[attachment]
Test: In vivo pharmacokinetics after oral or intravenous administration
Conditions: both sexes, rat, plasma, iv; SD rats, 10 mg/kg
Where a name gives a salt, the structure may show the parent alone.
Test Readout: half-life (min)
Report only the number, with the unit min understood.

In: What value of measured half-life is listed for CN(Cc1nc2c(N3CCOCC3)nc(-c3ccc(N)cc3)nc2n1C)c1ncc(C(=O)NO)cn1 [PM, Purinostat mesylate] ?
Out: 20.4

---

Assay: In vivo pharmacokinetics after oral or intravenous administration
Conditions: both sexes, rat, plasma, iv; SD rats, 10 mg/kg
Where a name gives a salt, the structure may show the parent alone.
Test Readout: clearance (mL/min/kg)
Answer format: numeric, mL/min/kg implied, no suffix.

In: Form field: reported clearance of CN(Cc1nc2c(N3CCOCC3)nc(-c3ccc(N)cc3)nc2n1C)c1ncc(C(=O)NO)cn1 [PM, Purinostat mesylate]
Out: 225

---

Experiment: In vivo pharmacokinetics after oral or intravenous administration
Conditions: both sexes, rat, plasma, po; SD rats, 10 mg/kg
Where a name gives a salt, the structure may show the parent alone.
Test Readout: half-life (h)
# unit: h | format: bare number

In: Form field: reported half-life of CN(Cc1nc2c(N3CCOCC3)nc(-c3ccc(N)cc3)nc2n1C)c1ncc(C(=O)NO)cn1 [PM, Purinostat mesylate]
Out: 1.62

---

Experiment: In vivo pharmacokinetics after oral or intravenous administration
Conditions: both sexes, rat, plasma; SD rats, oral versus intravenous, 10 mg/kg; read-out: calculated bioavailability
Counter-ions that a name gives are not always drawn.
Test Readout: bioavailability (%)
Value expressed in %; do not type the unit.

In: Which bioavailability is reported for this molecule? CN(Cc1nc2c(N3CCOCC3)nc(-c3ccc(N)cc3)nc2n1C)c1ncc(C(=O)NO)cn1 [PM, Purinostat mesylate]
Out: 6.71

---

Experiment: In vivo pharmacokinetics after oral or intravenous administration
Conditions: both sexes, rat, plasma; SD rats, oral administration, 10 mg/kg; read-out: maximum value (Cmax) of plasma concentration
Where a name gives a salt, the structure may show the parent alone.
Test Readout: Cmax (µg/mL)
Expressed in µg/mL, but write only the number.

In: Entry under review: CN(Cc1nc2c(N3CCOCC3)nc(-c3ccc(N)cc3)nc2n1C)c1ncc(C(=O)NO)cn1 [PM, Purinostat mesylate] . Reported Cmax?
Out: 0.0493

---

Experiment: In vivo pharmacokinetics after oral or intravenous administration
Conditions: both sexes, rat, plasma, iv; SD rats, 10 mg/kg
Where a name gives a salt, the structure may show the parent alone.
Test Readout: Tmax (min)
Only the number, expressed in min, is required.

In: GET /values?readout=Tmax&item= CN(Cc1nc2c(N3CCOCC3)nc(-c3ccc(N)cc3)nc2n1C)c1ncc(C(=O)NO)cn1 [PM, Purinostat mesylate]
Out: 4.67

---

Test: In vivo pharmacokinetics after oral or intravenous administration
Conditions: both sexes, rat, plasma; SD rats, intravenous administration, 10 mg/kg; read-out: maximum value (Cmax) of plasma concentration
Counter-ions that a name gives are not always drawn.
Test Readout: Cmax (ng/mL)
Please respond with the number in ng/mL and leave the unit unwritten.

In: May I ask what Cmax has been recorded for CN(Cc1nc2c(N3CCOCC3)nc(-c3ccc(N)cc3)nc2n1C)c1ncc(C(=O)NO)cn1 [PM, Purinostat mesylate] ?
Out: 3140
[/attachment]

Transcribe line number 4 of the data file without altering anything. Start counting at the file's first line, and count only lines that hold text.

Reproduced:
Test Readout: half-life (min)